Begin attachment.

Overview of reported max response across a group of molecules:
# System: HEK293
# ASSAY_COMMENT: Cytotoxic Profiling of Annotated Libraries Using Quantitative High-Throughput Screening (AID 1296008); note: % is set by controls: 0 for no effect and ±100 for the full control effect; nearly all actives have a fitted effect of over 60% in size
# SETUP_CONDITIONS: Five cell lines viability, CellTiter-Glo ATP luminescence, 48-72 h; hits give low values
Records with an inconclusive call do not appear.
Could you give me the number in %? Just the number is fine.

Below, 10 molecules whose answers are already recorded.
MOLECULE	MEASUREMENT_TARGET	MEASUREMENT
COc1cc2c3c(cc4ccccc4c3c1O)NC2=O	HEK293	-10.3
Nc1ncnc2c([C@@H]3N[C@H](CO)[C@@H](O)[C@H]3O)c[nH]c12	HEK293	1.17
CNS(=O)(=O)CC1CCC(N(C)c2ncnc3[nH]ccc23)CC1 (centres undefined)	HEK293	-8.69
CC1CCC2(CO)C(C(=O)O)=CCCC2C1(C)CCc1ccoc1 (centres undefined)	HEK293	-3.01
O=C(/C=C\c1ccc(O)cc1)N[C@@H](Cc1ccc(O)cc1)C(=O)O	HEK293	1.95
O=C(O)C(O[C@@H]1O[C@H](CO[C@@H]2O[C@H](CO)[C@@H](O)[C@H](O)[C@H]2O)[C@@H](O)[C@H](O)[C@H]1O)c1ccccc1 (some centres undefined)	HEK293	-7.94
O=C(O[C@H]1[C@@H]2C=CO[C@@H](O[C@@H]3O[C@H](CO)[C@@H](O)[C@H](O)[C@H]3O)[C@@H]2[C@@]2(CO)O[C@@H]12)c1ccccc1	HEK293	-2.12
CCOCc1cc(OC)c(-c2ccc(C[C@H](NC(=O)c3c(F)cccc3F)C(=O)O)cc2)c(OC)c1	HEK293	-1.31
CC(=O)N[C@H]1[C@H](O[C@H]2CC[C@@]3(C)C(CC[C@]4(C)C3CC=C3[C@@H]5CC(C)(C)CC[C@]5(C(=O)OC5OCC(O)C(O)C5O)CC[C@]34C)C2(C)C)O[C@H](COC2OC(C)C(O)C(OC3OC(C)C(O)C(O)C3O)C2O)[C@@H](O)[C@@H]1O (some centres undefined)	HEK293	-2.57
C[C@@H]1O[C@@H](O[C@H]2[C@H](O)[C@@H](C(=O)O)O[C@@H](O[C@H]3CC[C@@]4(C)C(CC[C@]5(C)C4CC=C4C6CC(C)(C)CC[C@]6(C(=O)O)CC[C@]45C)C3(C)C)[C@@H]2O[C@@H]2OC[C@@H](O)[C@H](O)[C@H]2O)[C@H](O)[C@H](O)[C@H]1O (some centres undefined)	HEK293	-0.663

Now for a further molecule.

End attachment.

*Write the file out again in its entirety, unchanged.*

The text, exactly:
Overview of reported max response across a group of molecules:
# System: HEK293
# ASSAY_COMMENT: Cytotoxic Profiling of Annotated Libraries Using Quantitative High-Throughput Screening (AID 1296008); note: % is set by controls: 0 for no effect and ±100 for the full control effect; nearly all actives have a fitted effect of over 60% in size
# SETUP_CONDITIONS: Five cell lines viability, CellTiter-Glo ATP luminescence, 48-72 h; hits give low values
Records with an inconclusive call do not appear.
Could you give me the number in %? Just the number is fine.

Below, 10 molecules whose answers are already recorded.
MOLECULE	MEASUREMENT_TARGET	MEASUREMENT
COc1cc2c3c(cc4ccccc4c3c1O)NC2=O	HEK293	-10.3
Nc1ncnc2c([C@@H]3N[C@H](CO)[C@@H](O)[C@H]3O)c[nH]c12	HEK293	1.17
CNS(=O)(=O)CC1CCC(N(C)c2ncnc3[nH]ccc23)CC1 (centres undefined)	HEK293	-8.69
CC1CCC2(CO)C(C(=O)O)=CCCC2C1(C)CCc1ccoc1 (centres undefined)	HEK293	-3.01
O=C(/C=C\c1ccc(O)cc1)N[C@@H](Cc1ccc(O)cc1)C(=O)O	HEK293	1.95
O=C(O)C(O[C@@H]1O[C@H](CO[C@@H]2O[C@H](CO)[C@@H](O)[C@H](O)[C@H]2O)[C@@H](O)[C@H](O)[C@H]1O)c1ccccc1 (some centres undefined)	HEK293	-7.94
O=C(O[C@H]1[C@@H]2C=CO[C@@H](O[C@@H]3O[C@H](CO)[C@@H](O)[C@H](O)[C@H]3O)[C@@H]2[C@@]2(CO)O[C@@H]12)c1ccccc1	HEK293	-2.12
CCOCc1cc(OC)c(-c2ccc(C[C@H](NC(=O)c3c(F)cccc3F)C(=O)O)cc2)c(OC)c1	HEK293	-1.31
CC(=O)N[C@H]1[C@H](O[C@H]2CC[C@@]3(C)C(CC[C@]4(C)C3CC=C3[C@@H]5CC(C)(C)CC[C@]5(C(=O)OC5OCC(O)C(O)C5O)CC[C@]34C)C2(C)C)O[C@H](COC2OC(C)C(O)C(OC3OC(C)C(O)C(O)C3O)C2O)[C@@H](O)[C@@H]1O (some centres undefined)	HEK293	-2.57
C[C@@H]1O[C@@H](O[C@H]2[C@H](O)[C@@H](C(=O)O)O[C@@H](O[C@H]3CC[C@@]4(C)C(CC[C@]5(C)C4CC=C4C6CC(C)(C)CC[C@]6(C(=O)O)CC[C@]45C)C3(C)C)[C@@H]2O[C@@H]2OC[C@@H](O)[C@H](O)[C@H]2O)[C@H](O)[C@H](O)[C@H]1O (some centres undefined)	HEK293	-0.663

Now for a further molecule.